Charisse Aquino-Tugade, Philippines
Anthropologist, Cultural Explorer, Founder of The Manila Collectible Co.
Weaving through the cobble-stoned streets of what was once a fortress-city, I wondered how I would be able to spot The Manila Collectible Co (TMCC). Its home, tucked within an enclave of Spanish colonial shops and galleries and sitting behind the iconic Manila Cathedral in Intramuros, is a charming, light-coloured baroque building with a little signage bearing the name, Villa Blanca. I had the privilege of interviewing its founder and owner, Charisse Aquino-Tugade, an anthropologist and cultural travel guide who was happy to share the story behind her shop and advocacy with Open Brief.
What is the story behind The Manila Collectible Co.?
My background is in anthropology and I’ve always been really crazy about our (Filipino) indigenous cultures and history. As a cultural travel guide, I would organise tours and go on expeditions to various parts of the country. The Philippines is so rich with artistry, ingenuity and craftsmanship, all of it deeply rooted in multi-cultures and history. Yet, (I noticed) not everyone really knows much about these artisans and craftsmen and what they create. By everyone, I mean, most of their own fellow countrymen. The reason for this is really geographical accessibility. Being an archipelago with over 7,000 islands, it’s just not easy to get around. Most of these indigenous artisanal communities dwell in obscure, tucked-away corners all over the islands. Their craft is a prime source of livelihood, yet how do they reach their market? How can they put a premium price on their work, when they themselves don’t actually realize the high value of their creations?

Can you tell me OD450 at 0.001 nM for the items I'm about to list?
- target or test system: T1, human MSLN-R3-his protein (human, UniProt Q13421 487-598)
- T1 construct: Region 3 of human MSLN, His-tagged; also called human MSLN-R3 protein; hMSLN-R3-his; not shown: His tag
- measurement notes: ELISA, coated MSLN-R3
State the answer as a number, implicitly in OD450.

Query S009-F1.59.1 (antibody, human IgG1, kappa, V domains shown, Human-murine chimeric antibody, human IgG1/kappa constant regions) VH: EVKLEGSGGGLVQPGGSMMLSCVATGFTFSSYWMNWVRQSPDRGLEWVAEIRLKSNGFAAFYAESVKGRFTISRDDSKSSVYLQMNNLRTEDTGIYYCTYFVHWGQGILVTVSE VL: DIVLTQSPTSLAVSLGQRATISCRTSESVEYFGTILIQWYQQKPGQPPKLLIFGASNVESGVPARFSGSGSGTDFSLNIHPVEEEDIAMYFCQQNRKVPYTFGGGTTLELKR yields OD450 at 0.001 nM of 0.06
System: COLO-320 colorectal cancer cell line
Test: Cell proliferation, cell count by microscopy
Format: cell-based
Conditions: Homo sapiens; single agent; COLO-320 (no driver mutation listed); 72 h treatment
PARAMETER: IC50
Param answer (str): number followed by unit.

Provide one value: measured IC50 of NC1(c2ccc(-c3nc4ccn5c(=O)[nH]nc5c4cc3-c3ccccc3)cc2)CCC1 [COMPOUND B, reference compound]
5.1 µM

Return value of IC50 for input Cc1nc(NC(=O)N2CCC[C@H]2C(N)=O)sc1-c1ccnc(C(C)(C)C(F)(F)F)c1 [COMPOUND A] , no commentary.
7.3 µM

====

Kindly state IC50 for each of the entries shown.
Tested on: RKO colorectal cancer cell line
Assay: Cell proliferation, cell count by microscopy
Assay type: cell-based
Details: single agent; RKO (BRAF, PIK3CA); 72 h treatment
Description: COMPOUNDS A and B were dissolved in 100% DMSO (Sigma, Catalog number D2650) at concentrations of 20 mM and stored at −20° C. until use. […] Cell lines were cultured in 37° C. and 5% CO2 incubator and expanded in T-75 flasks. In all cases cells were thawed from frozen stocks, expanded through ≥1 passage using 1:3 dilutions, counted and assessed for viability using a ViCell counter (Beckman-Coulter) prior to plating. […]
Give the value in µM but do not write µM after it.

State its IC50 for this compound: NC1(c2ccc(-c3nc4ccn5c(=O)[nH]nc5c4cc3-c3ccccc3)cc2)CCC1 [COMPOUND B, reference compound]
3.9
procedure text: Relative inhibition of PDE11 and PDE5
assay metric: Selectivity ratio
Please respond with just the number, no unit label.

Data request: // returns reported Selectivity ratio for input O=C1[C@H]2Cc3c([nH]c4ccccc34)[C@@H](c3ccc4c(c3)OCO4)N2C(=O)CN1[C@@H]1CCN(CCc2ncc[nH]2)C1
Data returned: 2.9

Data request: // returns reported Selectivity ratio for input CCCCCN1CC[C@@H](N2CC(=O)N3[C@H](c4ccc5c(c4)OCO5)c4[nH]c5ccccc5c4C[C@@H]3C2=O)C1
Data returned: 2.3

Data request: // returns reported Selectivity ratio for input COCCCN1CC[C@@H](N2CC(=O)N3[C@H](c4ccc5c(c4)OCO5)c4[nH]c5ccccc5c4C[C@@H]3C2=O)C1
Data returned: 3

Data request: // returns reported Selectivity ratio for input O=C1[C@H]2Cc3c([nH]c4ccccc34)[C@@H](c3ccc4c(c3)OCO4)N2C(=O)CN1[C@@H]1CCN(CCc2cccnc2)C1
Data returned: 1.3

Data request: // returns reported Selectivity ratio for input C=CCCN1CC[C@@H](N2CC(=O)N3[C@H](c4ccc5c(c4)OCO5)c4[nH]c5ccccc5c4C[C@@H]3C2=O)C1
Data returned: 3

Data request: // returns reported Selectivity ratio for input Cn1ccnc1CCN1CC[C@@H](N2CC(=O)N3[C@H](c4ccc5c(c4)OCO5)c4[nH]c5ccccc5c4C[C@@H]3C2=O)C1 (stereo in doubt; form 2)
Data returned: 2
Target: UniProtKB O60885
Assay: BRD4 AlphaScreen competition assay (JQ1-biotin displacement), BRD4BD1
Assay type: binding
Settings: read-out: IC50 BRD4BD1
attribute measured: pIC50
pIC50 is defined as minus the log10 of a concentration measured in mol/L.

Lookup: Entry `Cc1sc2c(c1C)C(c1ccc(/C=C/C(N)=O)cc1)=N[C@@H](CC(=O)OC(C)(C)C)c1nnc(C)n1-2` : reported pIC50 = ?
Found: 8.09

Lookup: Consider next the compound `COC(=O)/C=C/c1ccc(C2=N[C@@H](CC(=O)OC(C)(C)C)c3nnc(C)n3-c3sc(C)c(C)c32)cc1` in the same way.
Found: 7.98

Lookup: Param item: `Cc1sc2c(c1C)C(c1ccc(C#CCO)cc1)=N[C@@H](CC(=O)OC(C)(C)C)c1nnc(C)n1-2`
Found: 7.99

I am passionate about indigenous cultures and artisanal crafts, so I felt drawn to create a way — an actual physical space — to bridge this gap and just help make it more accessible. Also, my experience of working with museums and my love for the curative experience have shaped the concept of TCMM—which is a one-stop-shop anthropological gallery of art, crafts, and functional products for daily living, wherein everything is direct from the source and not mass produced for mass consumption.